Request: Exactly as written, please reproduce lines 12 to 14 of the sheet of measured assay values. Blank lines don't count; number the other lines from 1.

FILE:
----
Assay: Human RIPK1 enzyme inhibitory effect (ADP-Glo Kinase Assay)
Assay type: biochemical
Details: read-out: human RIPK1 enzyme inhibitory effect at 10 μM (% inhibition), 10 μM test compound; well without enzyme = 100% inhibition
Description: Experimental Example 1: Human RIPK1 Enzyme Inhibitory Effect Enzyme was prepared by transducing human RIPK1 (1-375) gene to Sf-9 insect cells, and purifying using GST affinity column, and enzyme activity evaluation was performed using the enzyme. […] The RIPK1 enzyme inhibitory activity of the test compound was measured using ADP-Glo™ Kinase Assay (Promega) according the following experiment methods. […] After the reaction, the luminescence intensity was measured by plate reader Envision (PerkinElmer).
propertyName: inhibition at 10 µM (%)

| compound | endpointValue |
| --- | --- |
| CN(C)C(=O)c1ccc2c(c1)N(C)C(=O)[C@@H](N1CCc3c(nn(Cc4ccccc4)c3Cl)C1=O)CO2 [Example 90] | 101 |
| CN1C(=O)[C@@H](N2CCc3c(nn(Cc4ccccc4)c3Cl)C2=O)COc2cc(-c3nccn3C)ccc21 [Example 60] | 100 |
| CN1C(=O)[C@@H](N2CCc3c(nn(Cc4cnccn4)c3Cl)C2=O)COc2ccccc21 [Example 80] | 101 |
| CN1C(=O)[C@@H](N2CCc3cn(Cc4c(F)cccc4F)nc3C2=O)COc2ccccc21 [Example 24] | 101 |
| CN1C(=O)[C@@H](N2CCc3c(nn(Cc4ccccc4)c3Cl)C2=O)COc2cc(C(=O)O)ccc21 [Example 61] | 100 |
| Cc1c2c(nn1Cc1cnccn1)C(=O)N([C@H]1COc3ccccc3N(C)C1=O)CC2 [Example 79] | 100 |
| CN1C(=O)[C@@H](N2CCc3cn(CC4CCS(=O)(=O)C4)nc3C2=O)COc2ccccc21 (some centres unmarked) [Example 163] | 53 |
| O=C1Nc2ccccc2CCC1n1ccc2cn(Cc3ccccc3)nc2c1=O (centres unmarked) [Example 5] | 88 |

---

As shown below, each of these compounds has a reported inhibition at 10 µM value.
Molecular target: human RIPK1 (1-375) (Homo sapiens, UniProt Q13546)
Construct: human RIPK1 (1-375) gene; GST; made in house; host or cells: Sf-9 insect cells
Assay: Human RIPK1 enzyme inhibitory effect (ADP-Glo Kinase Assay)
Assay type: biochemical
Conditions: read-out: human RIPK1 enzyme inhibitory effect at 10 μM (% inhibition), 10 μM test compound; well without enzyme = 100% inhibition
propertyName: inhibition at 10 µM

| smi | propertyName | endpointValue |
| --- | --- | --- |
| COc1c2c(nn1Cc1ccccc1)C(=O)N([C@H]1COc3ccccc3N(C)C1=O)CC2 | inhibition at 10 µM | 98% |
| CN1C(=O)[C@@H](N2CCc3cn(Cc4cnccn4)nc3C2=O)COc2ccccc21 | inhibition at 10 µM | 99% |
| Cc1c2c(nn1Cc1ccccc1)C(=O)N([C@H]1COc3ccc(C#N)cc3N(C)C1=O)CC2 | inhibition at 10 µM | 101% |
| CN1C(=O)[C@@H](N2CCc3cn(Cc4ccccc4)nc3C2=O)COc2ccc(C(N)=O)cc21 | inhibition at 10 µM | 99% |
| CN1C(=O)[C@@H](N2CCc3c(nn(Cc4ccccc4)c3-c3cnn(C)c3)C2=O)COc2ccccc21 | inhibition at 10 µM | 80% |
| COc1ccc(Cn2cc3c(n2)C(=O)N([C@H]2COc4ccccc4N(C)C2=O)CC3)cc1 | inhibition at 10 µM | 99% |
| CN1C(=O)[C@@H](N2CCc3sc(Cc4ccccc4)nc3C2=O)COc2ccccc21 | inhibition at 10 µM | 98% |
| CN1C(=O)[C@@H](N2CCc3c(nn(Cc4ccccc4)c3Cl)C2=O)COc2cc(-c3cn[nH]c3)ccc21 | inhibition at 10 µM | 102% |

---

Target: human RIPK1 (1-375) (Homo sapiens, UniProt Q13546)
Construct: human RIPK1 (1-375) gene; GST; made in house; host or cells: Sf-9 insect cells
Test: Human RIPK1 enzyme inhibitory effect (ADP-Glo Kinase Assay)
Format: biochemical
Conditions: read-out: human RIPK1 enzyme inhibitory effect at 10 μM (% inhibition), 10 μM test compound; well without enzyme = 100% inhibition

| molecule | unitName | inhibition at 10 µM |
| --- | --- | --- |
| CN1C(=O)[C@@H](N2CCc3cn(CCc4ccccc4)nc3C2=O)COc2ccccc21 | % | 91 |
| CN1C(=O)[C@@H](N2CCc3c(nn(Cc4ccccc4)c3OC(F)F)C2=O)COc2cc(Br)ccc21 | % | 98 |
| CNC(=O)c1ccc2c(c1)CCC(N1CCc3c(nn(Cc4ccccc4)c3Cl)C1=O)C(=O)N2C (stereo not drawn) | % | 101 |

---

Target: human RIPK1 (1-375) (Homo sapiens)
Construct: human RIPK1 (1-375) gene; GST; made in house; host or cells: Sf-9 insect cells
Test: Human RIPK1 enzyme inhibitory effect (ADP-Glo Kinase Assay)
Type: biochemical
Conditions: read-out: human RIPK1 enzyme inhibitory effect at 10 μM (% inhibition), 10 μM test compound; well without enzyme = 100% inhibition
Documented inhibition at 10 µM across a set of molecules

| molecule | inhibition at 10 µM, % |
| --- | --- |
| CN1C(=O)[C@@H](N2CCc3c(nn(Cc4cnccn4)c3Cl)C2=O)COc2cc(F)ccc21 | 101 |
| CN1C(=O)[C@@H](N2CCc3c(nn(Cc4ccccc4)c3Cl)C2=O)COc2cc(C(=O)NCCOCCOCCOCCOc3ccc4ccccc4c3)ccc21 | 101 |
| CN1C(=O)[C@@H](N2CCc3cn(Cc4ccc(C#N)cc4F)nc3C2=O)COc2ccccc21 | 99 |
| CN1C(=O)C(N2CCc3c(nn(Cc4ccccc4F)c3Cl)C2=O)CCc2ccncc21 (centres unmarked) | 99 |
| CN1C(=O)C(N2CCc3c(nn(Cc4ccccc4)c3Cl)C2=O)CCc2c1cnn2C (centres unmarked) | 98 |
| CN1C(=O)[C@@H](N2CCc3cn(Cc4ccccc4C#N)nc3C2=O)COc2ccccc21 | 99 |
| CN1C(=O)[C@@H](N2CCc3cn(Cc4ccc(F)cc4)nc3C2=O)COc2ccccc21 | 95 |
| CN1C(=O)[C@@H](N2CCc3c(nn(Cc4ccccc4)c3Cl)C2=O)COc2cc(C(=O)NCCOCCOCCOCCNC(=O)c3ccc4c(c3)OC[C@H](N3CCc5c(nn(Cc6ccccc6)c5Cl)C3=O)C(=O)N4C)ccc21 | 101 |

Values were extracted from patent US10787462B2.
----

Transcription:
| CN1C(=O)[C@@H](N2CCc3c(nn(Cc4ccccc4)c3Cl)C2=O)COc2cc(C(=O)O)ccc21 [Example 61] | 100 |
| Cc1c2c(nn1Cc1cnccn1)C(=O)N([C@H]1COc3ccccc3N(C)C1=O)CC2 [Example 79] | 100 |
| CN1C(=O)[C@@H](N2CCc3cn(CC4CCS(=O)(=O)C4)nc3C2=O)COc2ccccc21 (some centres unmarked) [Example 163] | 53 |